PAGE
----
The word discrimination can be defined as, “treatment or consideration of, or making a distinction in favor of or against, a person or thing based on the group, class, or category to which that person or thing belongs rather than on individual merit.” One large type of discrimination in the world of today is religious and ethnic discrimination. Religious and ethnic discrimination is when someone discriminates against another person based solely on their religious beliefs or background and their ethnicity. Unfortunately, religious and ethnic discrimination are problems which stretch across the globe and occur in almost every country.
One of the most well known cases of religious discrimination was the Holocaust. For those of you who may be unfamiliar with it, the Holocaust was the genocide of approximately six million European Jews and millions of others during World War II. The Holocaust was led by Nazi-leader Adolf Hitler; he discriminated and disliked the Jews merely because they were Jewish. Rather than actually getting to know any of them and then judging their character once he was a bit more familiar with them, he made a superficial judgment, decided he disliked them, started to discriminate against them, and eventually led the Holocaust.
He merely disliked and discriminated against them because of their religion, regardless of who they really were, that it pure religious discrimination. A well known example of ethnic discrimination is the segregation that occurred in the USA during the 20th century, more specifically the early to mid 20th century. Segregation is, “the enforced separation of different racial groups in a country, community, or establishment.” Schools, living properties, and even playground are just small few of the large amount that was segregated at that time. Although this delegation is not pleased to say it, there is religious and ethnic discrimination in Tunisia as well. Tunisian singer Salah Misbah says that he is constantly discriminated against because of the dark color of his skin, supposedly having been called names such as, “a dirty slave”. There are also some cases of religious discrimination in the constitution of Tunisia.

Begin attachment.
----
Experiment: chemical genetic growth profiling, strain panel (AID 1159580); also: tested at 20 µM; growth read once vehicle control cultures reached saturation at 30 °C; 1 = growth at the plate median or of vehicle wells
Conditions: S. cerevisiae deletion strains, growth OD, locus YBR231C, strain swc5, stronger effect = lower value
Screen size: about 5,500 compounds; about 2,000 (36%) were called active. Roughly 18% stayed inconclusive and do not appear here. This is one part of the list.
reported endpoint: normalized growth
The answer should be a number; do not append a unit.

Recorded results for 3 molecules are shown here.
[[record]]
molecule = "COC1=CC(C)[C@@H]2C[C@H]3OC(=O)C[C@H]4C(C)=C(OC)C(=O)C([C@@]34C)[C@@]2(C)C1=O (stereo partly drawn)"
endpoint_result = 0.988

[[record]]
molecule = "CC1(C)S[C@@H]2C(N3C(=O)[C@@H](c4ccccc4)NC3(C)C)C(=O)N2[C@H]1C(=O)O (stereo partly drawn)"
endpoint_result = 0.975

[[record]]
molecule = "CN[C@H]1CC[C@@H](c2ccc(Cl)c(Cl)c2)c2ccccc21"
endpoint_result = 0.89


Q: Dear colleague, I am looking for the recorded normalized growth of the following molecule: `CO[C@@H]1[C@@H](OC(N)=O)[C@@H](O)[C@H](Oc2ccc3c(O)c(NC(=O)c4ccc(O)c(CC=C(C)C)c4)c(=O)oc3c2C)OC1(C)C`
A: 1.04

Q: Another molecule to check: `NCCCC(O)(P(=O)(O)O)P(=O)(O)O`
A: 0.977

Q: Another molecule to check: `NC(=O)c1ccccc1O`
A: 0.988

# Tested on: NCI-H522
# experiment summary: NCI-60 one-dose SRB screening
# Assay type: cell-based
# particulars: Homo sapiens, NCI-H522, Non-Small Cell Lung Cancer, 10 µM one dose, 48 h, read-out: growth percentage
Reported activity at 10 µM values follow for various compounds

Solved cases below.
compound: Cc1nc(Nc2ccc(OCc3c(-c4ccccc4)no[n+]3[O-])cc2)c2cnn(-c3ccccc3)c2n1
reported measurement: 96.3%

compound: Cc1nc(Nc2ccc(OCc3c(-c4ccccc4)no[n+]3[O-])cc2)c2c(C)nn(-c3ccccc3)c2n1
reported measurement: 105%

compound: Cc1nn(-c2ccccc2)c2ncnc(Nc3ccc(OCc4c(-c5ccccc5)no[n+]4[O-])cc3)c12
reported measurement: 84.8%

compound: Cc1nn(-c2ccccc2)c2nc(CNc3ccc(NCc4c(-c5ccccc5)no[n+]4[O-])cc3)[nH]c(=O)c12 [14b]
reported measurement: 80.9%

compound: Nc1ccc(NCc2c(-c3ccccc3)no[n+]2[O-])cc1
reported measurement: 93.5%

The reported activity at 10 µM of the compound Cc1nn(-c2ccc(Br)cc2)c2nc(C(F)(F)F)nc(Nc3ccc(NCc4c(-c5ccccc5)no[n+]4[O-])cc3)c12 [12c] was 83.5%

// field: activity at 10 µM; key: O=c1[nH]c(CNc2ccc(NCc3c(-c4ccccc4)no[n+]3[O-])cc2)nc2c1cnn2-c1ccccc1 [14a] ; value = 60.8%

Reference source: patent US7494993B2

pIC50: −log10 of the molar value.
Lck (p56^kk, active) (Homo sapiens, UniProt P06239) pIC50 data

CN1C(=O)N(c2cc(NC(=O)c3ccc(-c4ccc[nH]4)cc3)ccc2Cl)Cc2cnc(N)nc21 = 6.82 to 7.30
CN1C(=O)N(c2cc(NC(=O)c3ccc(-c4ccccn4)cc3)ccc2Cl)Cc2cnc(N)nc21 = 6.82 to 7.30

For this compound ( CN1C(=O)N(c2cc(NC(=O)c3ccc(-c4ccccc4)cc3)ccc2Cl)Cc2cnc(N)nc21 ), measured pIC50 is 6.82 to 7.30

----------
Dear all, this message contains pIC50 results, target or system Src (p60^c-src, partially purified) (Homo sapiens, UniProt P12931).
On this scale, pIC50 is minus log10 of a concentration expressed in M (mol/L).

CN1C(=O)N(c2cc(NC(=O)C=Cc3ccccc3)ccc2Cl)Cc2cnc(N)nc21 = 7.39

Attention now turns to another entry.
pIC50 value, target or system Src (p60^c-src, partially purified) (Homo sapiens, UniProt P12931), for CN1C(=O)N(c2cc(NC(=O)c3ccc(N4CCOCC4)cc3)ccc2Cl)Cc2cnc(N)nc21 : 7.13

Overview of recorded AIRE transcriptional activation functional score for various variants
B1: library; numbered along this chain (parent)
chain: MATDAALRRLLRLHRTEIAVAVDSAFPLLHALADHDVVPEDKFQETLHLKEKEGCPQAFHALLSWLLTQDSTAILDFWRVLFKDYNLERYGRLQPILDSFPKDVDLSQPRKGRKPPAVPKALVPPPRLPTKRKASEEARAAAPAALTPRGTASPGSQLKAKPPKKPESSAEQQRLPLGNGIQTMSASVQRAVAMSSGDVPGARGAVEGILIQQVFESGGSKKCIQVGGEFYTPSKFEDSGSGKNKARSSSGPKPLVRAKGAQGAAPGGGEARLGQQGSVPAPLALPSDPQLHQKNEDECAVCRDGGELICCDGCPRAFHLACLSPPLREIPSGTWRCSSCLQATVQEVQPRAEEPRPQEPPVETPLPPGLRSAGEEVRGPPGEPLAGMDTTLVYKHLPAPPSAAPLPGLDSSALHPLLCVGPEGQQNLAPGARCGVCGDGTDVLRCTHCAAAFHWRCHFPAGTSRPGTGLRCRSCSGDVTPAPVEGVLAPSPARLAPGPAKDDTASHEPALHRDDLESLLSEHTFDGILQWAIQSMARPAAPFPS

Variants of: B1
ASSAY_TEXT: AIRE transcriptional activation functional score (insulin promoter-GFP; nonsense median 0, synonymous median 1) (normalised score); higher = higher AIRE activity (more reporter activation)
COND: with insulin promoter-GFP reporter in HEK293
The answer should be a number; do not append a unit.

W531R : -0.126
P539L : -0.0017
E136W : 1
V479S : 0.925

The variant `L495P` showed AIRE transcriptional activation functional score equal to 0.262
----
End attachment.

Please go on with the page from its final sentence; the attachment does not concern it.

It declares the country’s determination to adhere to the teachings of Islam, stipulates that Islam is the official state religion, and that the President be Muslim, therefore discriminating against all who are not Muslim. Also, The Government does not permit the establishment of political parties on the basis of religion and prohibits proselytizing, which means attempting to convert someone to your faith, by non-Muslims. Tunisia recognizes that discrimination of any kind is wrong, especially these two, and, for that reason welcomes the possible solutions to this problem. Although religious and ethnic discrimination may seem like a difficult problem to handle, there are solutions. Unjust discrimination of any kind can normally be linked with poor education.
If children are taught well about other traditions, religions, and cultures they are less likely to discriminate against people of those backgrounds. Another, slightly harsher, possible solution could be for the government to adopt a no-tolerance policy in relation to religious and racial crimes. Out of fear of being punished, it might dissuade those who are inclined to commit religious and racial crimes. In conclusion, if the necessary education is given, and laws or tolerance polices set in place, it may decrease the amount of religious and ethnic discrimination around the globe. Unfortunately, try as we might it seems as if religious and ethnic discrimination are problems which may never be fully and completely eliminated and eradicated, but that will not stop Tunisia, and hopefully the rest of the UN, from trying our best to do so!